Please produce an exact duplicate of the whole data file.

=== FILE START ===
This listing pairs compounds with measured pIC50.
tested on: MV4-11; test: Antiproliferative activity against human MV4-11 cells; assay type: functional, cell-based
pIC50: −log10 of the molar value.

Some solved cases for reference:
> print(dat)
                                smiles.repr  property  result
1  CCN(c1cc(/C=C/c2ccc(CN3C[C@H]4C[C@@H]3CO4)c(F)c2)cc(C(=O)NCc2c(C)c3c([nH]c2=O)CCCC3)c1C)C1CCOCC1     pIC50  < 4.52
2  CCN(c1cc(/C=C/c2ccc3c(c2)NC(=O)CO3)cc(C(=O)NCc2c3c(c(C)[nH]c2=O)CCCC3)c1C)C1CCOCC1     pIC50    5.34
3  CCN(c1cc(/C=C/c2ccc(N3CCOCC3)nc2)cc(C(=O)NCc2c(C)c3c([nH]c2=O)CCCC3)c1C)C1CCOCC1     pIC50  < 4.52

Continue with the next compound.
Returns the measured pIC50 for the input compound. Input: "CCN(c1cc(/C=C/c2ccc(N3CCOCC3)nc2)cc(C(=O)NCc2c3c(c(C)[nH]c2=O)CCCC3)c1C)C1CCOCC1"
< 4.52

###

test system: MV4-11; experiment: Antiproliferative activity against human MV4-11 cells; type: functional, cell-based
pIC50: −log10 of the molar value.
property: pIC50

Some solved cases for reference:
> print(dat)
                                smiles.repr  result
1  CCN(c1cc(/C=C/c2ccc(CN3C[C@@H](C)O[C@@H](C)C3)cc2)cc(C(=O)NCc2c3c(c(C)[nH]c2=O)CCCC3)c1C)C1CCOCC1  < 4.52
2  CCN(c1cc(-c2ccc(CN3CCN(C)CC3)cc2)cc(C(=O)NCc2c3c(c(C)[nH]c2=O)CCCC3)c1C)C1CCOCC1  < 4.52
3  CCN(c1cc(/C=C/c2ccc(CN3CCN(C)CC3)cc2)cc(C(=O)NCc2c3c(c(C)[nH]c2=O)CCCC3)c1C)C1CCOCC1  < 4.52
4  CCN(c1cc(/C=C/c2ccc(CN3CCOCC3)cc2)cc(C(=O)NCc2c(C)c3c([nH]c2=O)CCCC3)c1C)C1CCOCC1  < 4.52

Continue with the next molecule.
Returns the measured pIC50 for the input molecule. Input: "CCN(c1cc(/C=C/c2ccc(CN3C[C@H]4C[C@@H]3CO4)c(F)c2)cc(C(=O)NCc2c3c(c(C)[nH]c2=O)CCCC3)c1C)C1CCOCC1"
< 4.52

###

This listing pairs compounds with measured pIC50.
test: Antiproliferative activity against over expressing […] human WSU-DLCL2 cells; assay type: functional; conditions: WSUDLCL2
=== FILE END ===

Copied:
This listing pairs compounds with measured pIC50.
tested on: MV4-11; test: Antiproliferative activity against human MV4-11 cells; assay type: functional, cell-based
pIC50: −log10 of the molar value.

Some solved cases for reference:
> print(dat)
                                smiles.repr  property  result
1  CCN(c1cc(/C=C/c2ccc(CN3C[C@H]4C[C@@H]3CO4)c(F)c2)cc(C(=O)NCc2c(C)c3c([nH]c2=O)CCCC3)c1C)C1CCOCC1     pIC50  < 4.52
2  CCN(c1cc(/C=C/c2ccc3c(c2)NC(=O)CO3)cc(C(=O)NCc2c3c(c(C)[nH]c2=O)CCCC3)c1C)C1CCOCC1     pIC50    5.34
3  CCN(c1cc(/C=C/c2ccc(N3CCOCC3)nc2)cc(C(=O)NCc2c(C)c3c([nH]c2=O)CCCC3)c1C)C1CCOCC1     pIC50  < 4.52

Continue with the next compound.
Returns the measured pIC50 for the input compound. Input: "CCN(c1cc(/C=C/c2ccc(N3CCOCC3)nc2)cc(C(=O)NCc2c3c(c(C)[nH]c2=O)CCCC3)c1C)C1CCOCC1"
< 4.52

###

test system: MV4-11; experiment: Antiproliferative activity against human MV4-11 cells; type: functional, cell-based
pIC50: −log10 of the molar value.
property: pIC50

Some solved cases for reference:
> print(dat)
                                smiles.repr  result
1  CCN(c1cc(/C=C/c2ccc(CN3C[C@@H](C)O[C@@H](C)C3)cc2)cc(C(=O)NCc2c3c(c(C)[nH]c2=O)CCCC3)c1C)C1CCOCC1  < 4.52
2  CCN(c1cc(-c2ccc(CN3CCN(C)CC3)cc2)cc(C(=O)NCc2c3c(c(C)[nH]c2=O)CCCC3)c1C)C1CCOCC1  < 4.52
3  CCN(c1cc(/C=C/c2ccc(CN3CCN(C)CC3)cc2)cc(C(=O)NCc2c3c(c(C)[nH]c2=O)CCCC3)c1C)C1CCOCC1  < 4.52
4  CCN(c1cc(/C=C/c2ccc(CN3CCOCC3)cc2)cc(C(=O)NCc2c(C)c3c([nH]c2=O)CCCC3)c1C)C1CCOCC1  < 4.52

Continue with the next molecule.
Returns the measured pIC50 for the input molecule. Input: "CCN(c1cc(/C=C/c2ccc(CN3C[C@H]4C[C@@H]3CO4)c(F)c2)cc(C(=O)NCc2c3c(c(C)[nH]c2=O)CCCC3)c1C)C1CCOCC1"
< 4.52

###

This listing pairs compounds with measured pIC50.
test: Antiproliferative activity against over expressing […] human WSU-DLCL2 cells; assay type: functional; conditions: WSUDLCL2